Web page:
John Lewis and Waitrose maintain focus on customer experience, despite falling profits

Cheryl Sanders
March 9, 2018

John Lewis Partnership PLC, the owner of John Lewis departmental store chain and Waitrose supermarkets, on Thursday reported a sharp drop in annual profits and warned on further earnings pressure from United Kingdom retail market volatility.

The bonus pot of £74m to be shared by 85,500 workers compares to an £89m pay-out the year before.

It follows a wretched few weeks for the United Kingdom retail industry.

The full-year report from the John Lewis Partnership comes amid a turbulent time for United Kingdom department store and grocery retailers. However, the Partnership "will see benefits this year from the many changes we implemented in 2017/18", and the faster delivery of key innovations.

The employee-owned retailer said its 85,500 staff, known as partners, would get a bonus of 5 percent, down from 6 percent previous year and at its lowest level since 1954.

This week New Look added to the high street's dismal start to 2018 with its announcement that it was looking to close almost 10% of its 593-strong United Kingdom store estate.

"We expect trading to be volatile in 2018/19, with continuing economic uncertainty and no let-up in competitive intensity", Sir Charlie said.

Sir Charlie said it was also the lowest since 1954 when the bonus was set at 4%, but stressed that the company would not shy away from taking that figure down to zero if necessary, in order to secure the "long term future of the Partnership". Operating profit before exceptional items was £254.2m up 4.5%.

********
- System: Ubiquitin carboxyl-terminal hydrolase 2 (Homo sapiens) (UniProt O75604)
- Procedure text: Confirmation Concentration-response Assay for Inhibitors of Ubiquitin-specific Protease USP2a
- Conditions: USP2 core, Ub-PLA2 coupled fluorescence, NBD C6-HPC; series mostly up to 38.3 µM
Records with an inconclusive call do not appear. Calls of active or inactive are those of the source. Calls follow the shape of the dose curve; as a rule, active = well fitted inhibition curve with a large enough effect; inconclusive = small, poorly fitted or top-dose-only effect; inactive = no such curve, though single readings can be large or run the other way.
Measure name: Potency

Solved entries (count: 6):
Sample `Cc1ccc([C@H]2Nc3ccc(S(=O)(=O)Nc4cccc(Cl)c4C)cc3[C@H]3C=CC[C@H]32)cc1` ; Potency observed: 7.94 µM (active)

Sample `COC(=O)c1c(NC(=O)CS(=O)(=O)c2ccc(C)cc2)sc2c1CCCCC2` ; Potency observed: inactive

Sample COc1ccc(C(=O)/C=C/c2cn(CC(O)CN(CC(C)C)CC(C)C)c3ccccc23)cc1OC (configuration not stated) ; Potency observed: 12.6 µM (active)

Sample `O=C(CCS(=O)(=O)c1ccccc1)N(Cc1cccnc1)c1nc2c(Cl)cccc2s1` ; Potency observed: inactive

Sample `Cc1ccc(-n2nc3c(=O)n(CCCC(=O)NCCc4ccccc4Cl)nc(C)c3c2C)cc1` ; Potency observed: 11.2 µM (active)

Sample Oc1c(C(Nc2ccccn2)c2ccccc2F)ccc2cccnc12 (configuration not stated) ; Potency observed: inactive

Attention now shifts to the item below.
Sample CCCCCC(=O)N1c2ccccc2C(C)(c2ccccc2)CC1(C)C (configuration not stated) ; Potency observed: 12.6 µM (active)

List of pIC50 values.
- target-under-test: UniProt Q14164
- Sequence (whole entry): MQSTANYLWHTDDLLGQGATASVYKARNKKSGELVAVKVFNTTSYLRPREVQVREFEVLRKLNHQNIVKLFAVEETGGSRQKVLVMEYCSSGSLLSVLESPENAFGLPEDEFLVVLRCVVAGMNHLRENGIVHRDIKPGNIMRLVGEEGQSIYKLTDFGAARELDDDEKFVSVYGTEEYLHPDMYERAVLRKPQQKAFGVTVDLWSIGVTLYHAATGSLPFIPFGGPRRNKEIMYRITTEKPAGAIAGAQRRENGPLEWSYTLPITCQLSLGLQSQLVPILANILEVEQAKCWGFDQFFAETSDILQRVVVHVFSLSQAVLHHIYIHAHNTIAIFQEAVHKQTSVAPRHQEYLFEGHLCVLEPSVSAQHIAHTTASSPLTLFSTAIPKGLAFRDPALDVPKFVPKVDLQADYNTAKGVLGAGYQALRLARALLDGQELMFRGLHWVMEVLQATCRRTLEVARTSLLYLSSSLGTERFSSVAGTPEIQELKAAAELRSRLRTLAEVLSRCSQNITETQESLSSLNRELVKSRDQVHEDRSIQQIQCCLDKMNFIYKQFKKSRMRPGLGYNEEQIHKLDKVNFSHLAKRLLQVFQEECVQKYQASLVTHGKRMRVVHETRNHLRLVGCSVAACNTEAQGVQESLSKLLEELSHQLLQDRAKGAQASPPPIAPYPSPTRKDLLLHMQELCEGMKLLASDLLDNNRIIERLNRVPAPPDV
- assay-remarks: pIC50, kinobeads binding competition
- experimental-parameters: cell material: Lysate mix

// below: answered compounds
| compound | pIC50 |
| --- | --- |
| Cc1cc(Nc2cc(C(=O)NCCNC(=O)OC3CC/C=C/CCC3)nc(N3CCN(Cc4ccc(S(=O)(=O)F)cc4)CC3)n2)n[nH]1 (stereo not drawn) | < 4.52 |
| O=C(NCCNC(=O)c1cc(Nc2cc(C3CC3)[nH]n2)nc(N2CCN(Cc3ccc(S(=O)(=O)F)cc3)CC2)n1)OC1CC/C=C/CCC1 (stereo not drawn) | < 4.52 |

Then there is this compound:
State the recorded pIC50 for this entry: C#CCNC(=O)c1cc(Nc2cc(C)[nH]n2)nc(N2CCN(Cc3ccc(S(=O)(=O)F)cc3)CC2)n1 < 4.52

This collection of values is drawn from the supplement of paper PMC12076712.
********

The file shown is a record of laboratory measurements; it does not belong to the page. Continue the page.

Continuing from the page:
However, operating profit fell 32.1% to £172 million, which the company attributes to its decision not to pass on all cost price inflation to its customers, as well as investments in its supermarkets.

In a statement issued today (8 March), Sir Charlie Mayfield, Chairman of John Lewis Partnership, said that 2017 had been a "challenging year" with subdued consumer demand and profits were down "mainly as a result of intensifying margin pressure in Waitrose".

Sales growth accelerated in the second half of the year, driven by better like-for-like volumes after the retailer lowered the prices of hundreds of "essential Waitrose" products.

A "particularly strong" performance in womenswear led The John Lewis Partnership to a 3.2% sales increase in its fashion division for the full year but it was not enough to offset a 77% drop in group earnings.

Rob Collins, managing director of Waitrose, said that some of the cost price increases were dramatic, with Scottish salmon up 25 per cent while the retail price rose up to 5 per cent.

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